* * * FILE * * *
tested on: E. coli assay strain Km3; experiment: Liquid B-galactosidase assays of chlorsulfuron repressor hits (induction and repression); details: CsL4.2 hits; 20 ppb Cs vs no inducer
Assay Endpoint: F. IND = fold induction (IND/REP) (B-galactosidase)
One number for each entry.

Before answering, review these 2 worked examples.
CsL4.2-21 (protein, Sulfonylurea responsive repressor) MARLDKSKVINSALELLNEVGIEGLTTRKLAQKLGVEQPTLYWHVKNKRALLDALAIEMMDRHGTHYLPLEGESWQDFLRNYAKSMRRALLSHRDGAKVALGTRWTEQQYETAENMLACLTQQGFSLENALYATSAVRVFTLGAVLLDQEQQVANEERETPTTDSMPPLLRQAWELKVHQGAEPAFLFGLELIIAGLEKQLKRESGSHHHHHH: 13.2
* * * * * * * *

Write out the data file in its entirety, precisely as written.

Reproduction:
tested on: E. coli assay strain Km3; experiment: Liquid B-galactosidase assays of chlorsulfuron repressor hits (induction and repression); details: CsL4.2 hits; 20 ppb Cs vs no inducer
Assay Endpoint: F. IND = fold induction (IND/REP) (B-galactosidase)
One number for each entry.

Before answering, review these 2 worked examples.
CsL4.2-21 (protein, Sulfonylurea responsive repressor) MARLDKSKVINSALELLNEVGIEGLTTRKLAQKLGVEQPTLYWHVKNKRALLDALAIEMMDRHGTHYLPLEGESWQDFLRNYAKSMRRALLSHRDGAKVALGTRWTEQQYETAENMLACLTQQGFSLENALYATSAVRVFTLGAVLLDQEQQVANEERETPTTDSMPPLLRQAWELKVHQGAEPAFLFGLELIIAGLEKQLKRESGSHHHHHH: 13.2